Calcium propionate is an organic salt formed by the reaction of calcium hydroxide with propionic acid (also known as propanoic acid). The Center for Science in the Public Interest indicates that calcium propionate is added to bread products to prevent mold growth. Another derivative is sodium propionate, which is often used in baked goods since the calcium may alter the effect of other materials used in making pies or cakes.
Calcium propionate has been studied extensively for potential toxicity and for any possibility that it might cause cancer. All the laboratory findings were negative, except for one study involving young, vitamin B-12 deficient rats. The study findings suggested that massive amounts of calcium propionate could result in a decrease in growth rates during the study. But, the amount used was many times more than you could ever get from a standard diet - plus, it's not known how much the vitamin B-12 deficiency had to do with those results.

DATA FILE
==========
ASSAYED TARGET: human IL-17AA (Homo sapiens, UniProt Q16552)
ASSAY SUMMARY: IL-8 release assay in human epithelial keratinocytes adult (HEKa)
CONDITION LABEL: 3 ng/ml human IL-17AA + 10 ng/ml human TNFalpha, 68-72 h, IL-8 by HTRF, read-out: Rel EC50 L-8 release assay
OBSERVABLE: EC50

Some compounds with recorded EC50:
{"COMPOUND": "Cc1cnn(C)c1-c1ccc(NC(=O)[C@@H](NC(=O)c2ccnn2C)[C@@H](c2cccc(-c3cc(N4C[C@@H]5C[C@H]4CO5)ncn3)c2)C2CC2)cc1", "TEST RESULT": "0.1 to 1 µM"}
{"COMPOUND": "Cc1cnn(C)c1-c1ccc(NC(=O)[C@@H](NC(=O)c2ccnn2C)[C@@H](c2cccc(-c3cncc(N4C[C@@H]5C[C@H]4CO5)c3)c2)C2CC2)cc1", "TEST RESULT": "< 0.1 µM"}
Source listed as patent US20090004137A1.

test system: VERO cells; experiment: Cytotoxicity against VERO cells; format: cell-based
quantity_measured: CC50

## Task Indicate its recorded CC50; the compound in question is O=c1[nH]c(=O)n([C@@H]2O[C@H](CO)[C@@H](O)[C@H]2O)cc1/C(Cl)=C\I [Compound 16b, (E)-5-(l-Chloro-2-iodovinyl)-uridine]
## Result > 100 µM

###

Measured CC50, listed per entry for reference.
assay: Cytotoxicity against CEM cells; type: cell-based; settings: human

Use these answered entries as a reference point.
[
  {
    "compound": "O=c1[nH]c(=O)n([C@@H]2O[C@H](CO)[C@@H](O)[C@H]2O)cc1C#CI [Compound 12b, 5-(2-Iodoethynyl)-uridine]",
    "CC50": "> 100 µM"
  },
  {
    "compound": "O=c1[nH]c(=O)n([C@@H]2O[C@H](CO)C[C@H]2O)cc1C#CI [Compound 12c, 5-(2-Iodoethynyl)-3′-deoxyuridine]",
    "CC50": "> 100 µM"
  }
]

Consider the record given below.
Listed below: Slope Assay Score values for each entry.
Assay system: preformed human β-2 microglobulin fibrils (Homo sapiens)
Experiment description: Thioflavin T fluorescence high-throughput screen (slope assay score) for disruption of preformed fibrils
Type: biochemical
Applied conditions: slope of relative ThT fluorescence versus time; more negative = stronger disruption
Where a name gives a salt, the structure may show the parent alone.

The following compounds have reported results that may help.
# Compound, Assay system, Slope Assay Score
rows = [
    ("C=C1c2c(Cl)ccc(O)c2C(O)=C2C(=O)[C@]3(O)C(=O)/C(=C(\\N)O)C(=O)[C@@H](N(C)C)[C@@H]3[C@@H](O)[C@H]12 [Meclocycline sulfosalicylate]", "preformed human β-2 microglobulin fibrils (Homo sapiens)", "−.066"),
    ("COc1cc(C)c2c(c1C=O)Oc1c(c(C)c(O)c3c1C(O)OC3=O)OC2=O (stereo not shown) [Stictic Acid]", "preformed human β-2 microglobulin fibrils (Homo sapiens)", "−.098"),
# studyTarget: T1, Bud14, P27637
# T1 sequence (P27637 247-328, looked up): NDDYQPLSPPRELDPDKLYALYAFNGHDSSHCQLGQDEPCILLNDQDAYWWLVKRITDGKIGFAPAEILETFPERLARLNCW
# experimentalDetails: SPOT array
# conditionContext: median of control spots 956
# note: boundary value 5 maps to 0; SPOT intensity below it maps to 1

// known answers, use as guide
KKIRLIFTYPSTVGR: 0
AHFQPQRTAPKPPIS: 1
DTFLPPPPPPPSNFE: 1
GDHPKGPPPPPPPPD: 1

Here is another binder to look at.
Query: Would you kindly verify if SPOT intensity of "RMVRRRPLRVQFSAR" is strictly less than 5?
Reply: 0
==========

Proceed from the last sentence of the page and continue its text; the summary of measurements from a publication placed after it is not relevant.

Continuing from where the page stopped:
In other laboratory studies, rats fed large amounts of calcium propionate (and similar compounds) over longer periods of time did not appear to have any negative outcomes. So the accumulation of research evidence indicates that calcium propionate is non-toxic and safe to use in the typical amounts currently used by food manufacturers.